The Pursuit of Happiness
The pursuit of happiness was first mentioned in the United States Declaration of Independence 241 years ago. Today the pursuit continues, evidenced in the row after row of self-help books in bookstores and the sale of millions of these books. The big questions are, is the inability to be happy inherited? Do your circumstances define your happiness? Can we pursue and achieve happiness? Experts have been studying this concept and challenging each other for many years. In 1996, professors presented evidence, through their studies of twins and adoptions, that the ability to inherit happiness or well-being may be as high as 80%. The study reveals that happiness can be sustained short term but tends to go back to the inherited personality for the long term. So, if you inherit an unhappy disposition, is that it? Are you unhappy for the rest of your life? No, you can actively affect your happiness! A new study believes there are compelling reasons to be optimistic about your future. The study reveals four ways to achieve optimism.
The first path to happiness is practicing virtues such as gratitude, forgiveness, and thoughtful self-reflection. Changing your focus can produce long-term happiness.
Second, avoiding social comparisons and self-evaluation in your life. Once again changing your focus off your self-produced concepts and placing it elsewhere (we will address this later).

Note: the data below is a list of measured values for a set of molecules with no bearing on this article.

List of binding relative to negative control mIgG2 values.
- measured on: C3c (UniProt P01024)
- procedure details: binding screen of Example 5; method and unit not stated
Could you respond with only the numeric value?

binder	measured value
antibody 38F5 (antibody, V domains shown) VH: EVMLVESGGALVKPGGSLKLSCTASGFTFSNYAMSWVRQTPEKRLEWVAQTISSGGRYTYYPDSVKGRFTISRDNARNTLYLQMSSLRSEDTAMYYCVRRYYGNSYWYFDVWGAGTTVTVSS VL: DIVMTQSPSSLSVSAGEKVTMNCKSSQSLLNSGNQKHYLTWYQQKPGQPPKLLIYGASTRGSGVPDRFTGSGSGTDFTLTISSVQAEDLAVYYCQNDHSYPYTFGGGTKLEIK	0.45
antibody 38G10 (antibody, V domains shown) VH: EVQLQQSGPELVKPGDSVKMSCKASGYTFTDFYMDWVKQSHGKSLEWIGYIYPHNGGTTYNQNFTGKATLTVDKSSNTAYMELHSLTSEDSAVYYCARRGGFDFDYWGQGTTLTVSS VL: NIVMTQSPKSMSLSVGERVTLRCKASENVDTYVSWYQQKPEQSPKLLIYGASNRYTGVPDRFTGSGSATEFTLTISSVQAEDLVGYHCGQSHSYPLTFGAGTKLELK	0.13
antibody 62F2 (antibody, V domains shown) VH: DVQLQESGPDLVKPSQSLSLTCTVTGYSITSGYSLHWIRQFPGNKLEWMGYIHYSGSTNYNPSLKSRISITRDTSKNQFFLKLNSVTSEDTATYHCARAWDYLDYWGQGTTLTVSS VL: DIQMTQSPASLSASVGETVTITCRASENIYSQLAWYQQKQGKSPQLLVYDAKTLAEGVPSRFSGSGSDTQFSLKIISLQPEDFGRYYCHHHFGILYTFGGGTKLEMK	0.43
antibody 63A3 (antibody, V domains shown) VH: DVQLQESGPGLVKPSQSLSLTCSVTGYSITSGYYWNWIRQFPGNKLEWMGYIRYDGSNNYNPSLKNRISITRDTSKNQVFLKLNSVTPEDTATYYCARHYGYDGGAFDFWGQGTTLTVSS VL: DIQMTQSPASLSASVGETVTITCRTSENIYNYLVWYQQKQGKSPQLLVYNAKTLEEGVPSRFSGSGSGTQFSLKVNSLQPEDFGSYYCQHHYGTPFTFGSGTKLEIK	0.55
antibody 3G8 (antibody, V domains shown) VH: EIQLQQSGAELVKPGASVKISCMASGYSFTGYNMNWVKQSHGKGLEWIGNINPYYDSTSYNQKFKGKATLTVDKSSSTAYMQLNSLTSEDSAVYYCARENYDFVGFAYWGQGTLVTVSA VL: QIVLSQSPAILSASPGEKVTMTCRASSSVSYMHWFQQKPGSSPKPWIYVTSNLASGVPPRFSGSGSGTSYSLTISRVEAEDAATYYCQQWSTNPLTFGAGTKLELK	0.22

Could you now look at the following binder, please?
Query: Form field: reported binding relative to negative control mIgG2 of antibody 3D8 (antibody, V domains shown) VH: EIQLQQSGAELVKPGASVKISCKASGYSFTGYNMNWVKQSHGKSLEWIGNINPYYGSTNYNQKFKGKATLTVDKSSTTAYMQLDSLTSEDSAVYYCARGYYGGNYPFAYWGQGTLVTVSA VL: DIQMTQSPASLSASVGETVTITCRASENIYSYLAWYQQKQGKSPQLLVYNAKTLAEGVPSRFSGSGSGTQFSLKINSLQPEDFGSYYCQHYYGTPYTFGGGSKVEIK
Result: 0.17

The third reason for optimism is that older people tend to be happier than younger people. Older people report higher satisfaction with life and lower negative attitudes. Greater happiness can be achieved over time, not just by a few people but perhaps by a majority of people. Older people learn how to structure their lives and pursue goals that maximize positive emotions, confirming that people can learn to increase their well-being.
The last reason why genes are not necessarily your destiny is that the unwanted effects can be minimized by active efforts to steer away from situations that keep you from being happy and healthy or by avoiding being enticed towards disruptive behaviors. The focus off yourself can be directed to intentional activities. For example, an extrovert may benefit most from an activity that brings them into regular contact with people, or a nurturing person may benefit from an activity that affords him opportunities to take care of others. Furthermore, kind behaviors may help satisfy a basic human need for a connection. The seekers of happiness might be advised to live a life of gratitude, forgiveness and not to compare yourself to others. Search for activities to be a part of and expect to see long-term changes in well-being.
Author: Lyubomirsky, S, University of California, Riverside Sheldon, K M, University of Missouri-Columbia Schkade, D, University of California, San Diego.